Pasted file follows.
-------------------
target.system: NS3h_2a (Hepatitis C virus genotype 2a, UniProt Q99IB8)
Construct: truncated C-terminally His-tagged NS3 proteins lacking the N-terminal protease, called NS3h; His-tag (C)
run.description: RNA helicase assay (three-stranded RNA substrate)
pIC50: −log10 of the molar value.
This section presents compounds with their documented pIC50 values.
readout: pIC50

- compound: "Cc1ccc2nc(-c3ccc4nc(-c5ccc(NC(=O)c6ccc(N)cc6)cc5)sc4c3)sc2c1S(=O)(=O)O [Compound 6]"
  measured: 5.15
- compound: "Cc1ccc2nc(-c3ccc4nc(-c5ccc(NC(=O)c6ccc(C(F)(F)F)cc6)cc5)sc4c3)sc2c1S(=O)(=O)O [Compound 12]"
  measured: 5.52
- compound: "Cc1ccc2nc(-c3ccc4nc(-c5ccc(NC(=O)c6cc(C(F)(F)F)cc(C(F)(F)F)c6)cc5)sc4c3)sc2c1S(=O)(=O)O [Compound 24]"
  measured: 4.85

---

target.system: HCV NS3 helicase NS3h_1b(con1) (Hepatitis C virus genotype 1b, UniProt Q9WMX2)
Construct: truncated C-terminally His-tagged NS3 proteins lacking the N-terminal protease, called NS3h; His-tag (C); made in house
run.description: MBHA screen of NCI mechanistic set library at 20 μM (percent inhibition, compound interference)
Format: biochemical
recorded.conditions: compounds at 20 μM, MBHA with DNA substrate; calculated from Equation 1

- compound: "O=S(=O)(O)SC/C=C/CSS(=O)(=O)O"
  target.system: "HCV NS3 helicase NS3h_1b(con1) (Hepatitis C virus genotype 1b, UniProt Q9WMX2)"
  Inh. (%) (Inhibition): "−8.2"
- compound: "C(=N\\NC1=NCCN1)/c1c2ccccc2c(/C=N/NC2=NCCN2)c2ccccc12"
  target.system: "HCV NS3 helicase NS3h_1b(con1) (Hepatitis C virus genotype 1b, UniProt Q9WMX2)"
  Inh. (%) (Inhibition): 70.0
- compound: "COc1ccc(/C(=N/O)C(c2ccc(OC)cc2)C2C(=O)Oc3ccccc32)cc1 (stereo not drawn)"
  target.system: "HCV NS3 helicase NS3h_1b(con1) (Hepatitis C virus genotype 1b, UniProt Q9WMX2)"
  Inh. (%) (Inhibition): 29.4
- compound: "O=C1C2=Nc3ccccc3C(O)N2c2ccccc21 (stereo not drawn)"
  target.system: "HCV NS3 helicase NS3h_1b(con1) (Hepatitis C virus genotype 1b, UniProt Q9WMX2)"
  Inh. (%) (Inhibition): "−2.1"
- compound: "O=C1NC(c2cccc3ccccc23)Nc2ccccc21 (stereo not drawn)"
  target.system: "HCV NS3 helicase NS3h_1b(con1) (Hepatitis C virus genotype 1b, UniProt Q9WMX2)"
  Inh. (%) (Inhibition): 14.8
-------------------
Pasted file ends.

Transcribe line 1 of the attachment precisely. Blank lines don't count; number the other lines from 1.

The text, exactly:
target.system: NS3h_2a (Hepatitis C virus genotype 2a, UniProt Q99IB8)